Israel's latest spy drama 'Tehran' explores nuclear tensions

'Tehran', an Israeli television series focusing on Israel's sub rosa efforts to undermine Iranian nuclear program, premieres on Apple TV.

Tags: Iran
Alexandra Vardi, AFP ,


The plot of Israel's latest spy series to screen internationally, "Tehran" premiering on Apple TV, seems straight from the news headlines and reflects the Jewish state's ongoing conflict with Iran.

A young Mossad agent is sent on her first mission: to disable Iranian air defenses so Israel can strike a reactor and deny the Islamic Republic the ability to make an atomic bomb.

The press in Iran -- a country which strongly denies that its nuclear program is for anything other than civilian use -- has slammed the show as "Zionist propaganda".

Yet, while the notion of Israel and Iran cooperating on anything -- let alone a television series -- is unthinkable now, "Tehran" co-creator Moshe Zonder said he likes to think of it as at least a cultural coproduction.

"We speak more Farsi than Hebrew in 'Tehran'... so to a certain extent, I would like to think that it is an Israeli-Iranian series, although officially it is not," he said.

Zonder told AFP he believes the Iranian and Israeli people "could be friends, without the leaders who frighten their population and stir up hatred in order to stay in power".

Lead actress Niv Sultan studied Farsi for four months, he said, to prepare for the role of an Iranian-born Jewish woman who is sent back on an undercover mission to the country of her childhood.

Two Iranian-born actors are also in the show -- Navid Negahban and Shaun Toub, both of whom have had roles in the US series "Homeland", which is also based on an Israeli-made espionage series.

Praise and controversy

Its producers hope "Tehran" will have similar global success as previous series featuring Israel's notorious secret agents.

"Fauda", about an undercover Israeli unit fighting Arab militants, marked a breakthrough for attracting international audiences to Israeli productions and runs to three seasons on Netflix.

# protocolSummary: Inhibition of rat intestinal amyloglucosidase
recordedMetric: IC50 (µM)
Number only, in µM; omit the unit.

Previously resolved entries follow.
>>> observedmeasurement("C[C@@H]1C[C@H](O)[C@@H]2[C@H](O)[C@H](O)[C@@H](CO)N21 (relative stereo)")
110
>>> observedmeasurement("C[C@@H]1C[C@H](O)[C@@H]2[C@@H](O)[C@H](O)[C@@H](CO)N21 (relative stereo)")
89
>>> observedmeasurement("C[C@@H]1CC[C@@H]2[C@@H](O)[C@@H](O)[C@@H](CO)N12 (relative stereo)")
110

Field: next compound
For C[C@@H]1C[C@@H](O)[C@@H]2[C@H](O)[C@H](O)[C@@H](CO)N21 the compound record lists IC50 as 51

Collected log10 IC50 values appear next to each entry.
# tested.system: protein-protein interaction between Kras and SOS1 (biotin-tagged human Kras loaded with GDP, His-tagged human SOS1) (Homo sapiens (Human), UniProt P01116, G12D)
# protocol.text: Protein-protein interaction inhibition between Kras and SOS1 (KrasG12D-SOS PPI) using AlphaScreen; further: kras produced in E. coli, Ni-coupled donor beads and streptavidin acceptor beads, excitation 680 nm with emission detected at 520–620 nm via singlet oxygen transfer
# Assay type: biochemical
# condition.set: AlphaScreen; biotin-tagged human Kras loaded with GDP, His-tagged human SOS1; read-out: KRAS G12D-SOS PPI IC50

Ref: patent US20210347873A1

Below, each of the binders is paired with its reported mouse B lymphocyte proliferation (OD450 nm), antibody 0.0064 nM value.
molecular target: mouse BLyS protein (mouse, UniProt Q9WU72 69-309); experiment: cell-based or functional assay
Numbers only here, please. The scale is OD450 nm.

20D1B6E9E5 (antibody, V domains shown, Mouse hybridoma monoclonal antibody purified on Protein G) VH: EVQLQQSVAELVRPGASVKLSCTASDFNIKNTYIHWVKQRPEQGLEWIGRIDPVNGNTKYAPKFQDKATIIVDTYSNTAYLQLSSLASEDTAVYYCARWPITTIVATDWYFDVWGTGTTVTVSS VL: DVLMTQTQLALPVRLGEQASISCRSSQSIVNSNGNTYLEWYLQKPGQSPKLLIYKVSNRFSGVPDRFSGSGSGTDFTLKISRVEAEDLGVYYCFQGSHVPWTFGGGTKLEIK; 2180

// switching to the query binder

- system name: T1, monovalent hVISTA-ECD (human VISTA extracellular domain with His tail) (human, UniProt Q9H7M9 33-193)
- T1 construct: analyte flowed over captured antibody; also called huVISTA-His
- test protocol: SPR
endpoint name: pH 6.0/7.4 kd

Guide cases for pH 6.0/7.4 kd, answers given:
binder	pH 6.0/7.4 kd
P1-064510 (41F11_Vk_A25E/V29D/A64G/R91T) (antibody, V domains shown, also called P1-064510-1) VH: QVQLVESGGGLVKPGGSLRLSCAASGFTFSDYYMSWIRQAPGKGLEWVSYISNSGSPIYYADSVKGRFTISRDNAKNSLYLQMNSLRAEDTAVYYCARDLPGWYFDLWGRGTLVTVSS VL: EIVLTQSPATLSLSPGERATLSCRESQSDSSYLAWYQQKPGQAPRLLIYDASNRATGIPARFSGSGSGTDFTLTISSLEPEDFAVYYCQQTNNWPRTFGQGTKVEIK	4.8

Praised by some for its nuanced portrayal of the Israeli-Arab conflict, it has also been criticized for being one-sided and glorifying Israel and its agents.

"Tehran", an eight-part series, was produced by Israel's public television network Kan and mostly shot in Athens.

Yossi Sivan, a member of an association of Iranian Jews living in Israel, told AFP that the spy thriller series nonetheless "gives the impression" of taking place in Tehran.

Sivan, who is in his 70s, moved to Israel when he was 20, but said images of the Tehran suburbs where he spent his childhood remain engraved in his mind.

An estimated tens of thousands of Iranian Jews have moved to Israel since its establishment in 1948, although official figures are not available.

Sivan, growing audibly emotional, said he had only returned to Tehran once since leaving, "when it was still possible".

In Iran, the Kayhan newspaper, which is close to Islamic ultra-conservatives, in October slammed the new Israeli show.

It charged that "this series tries to portray the Zionist regime's espionage system as so powerful that Israeli spies are roaming around Iran freely".

"While Iran's cinema has given up producing anti-Israeli films and series," it argued, "the Zionist regime has set up a production line for anti-Iran material".